As advocated above, it is clearly important to continue to validate these measures in order to investigate links between implicit and explicit SoA. The SoAS is the first scale to propose a measure for global SoA. However, this scale is only accessible in Hebrew and needs adaptation into other languages to confirm its two-factor model. Therefore, the main objective of our work was to first adapt and validate a French version of the SoAS (F-SoAS). By factor analysis (EFA and CFA), our study aimed to validate the two-factor structure of the F-SoAS, in a large sample of French-speaking adults (N = 517), and examined its reliability and construct validity. Another aim of our study was to investigate the effect of gender on F-SoAS scores. First, by assessing whether this measurement of agency functions similarly across genders (i.e., same perception of items/equivalent response process) and second, by comparing SoAS scores for women and men.
Materials and Method
Translation and Adaptation
In order to adapt the original material into French, we followed current standards for translating and adapting tests (American Psychological Association, American Educational Research Association and National Council on Measurements Used in Education, 1954; American Educational Research Association, American Psychological Association, and National Council of Measurement in Education-AERA, APA, and NCME, 2014; International Test Commission, 2014). First, approval was obtained from the authors to adapt their original material. They also provided instructions to help us better-understand how the SoAS was constructed and help us to replicate it. Then, two independent translations into French were prepared by native French speakers with expertise in psychology. Here, the aim was to fit the semantic, conceptual, and cultural properties of the source material to the target test. Both translations were then back-translated by two other independent bilingual (English/French) translators. Then, original and back-translated versions of the SoAS were compared. This resulted in a preliminary, unified version that was approved following discussion by a representative panel of experts in the field. The final, French version did not differ from the original with respect to item titles, response scale, or instructions.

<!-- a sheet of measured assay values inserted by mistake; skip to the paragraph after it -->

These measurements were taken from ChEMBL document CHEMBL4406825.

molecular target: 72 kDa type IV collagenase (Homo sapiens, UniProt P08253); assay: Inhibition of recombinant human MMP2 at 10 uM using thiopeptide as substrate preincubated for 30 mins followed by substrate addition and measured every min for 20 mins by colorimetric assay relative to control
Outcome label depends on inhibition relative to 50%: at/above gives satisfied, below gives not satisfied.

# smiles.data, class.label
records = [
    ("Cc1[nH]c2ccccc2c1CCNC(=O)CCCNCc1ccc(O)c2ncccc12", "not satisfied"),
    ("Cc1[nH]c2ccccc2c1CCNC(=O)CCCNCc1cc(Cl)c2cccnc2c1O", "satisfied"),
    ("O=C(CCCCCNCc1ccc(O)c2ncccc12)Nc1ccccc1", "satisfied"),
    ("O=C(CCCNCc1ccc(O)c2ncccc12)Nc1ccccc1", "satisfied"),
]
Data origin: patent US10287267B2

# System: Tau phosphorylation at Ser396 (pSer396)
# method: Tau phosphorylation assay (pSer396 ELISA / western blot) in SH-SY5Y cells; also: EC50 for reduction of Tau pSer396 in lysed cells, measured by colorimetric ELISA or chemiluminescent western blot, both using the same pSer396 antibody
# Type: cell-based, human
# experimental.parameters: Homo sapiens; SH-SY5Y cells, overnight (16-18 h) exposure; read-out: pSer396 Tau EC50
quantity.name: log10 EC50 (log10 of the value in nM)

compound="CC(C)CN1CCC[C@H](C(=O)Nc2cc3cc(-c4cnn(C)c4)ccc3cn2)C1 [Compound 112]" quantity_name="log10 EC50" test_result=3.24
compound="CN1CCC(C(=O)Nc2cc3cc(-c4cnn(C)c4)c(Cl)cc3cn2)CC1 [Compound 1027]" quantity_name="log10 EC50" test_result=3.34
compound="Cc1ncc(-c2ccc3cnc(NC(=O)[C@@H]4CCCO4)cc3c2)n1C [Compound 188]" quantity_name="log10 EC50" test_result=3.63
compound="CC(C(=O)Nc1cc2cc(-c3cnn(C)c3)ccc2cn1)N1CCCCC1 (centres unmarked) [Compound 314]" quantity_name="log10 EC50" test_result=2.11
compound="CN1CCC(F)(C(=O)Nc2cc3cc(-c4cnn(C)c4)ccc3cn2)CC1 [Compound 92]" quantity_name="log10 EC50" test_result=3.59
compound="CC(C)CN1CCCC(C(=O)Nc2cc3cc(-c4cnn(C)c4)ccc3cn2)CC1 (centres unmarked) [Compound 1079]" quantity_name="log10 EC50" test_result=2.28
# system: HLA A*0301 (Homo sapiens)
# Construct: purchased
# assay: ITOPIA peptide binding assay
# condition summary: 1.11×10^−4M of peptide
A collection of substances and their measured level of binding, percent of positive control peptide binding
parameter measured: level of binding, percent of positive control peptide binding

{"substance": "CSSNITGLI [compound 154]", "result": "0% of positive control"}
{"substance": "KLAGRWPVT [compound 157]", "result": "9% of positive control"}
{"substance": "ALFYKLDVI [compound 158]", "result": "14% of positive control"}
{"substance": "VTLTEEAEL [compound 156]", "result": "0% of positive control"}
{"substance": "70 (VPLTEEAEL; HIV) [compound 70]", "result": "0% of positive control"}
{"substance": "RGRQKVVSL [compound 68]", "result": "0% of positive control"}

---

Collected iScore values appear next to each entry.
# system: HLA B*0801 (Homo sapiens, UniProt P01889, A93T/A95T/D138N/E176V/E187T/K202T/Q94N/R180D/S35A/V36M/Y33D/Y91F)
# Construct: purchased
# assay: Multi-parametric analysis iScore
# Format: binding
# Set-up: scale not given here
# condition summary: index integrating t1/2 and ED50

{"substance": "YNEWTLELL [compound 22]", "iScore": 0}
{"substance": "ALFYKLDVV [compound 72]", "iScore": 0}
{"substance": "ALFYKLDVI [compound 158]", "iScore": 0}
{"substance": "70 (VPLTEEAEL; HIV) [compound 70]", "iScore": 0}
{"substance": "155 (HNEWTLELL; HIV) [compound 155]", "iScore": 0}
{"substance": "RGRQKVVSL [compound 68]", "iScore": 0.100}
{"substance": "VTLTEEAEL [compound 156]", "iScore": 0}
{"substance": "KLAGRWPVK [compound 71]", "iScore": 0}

The scale was initially distributed online via our university digital workspace and Facebook groups, using our laboratory’s web service, Epsylab.1 However, in order to expand the sample, we decided to distribute a paper version of the scale to other first-year bachelor’s students at our university. To estimate the consistency of the measure (reliability), we used a test-retest method. Notably, we asked the same sample to complete the same questionnaire again 2 months later.
Given the need to use a fairly large sample to accurately adapt and validate an instrument (Gudmundsson, 2009) and the recommendation to use at least 10 subjects per item (Schumacker and Lomax, 2004; Brown, 2015; Kline, 2015), our convenience sample was composed of 517 native French speakers (430 females and 87 males; mean age 23.04 ± 8.66). Most were students (90.91%) or had graduated from high school (73.89%). Participation, either online (224 subjects) or on paper (293) was voluntary and participants were informed about the confidentiality/anonymity of their data. In order to evaluate stability, participants who completed it online received an email 2 months later inviting them to complete the scale again. Sixty-two subjects (11.99% of the sample) responded to this request. There were no incentives for participation, and ethical guidelines from the Helsinki Declaration (World Medical Association, 2018) were followed. The only exclusion criteria were an incomplete answer to one of the questions – this excluded 62 participants (11.99%).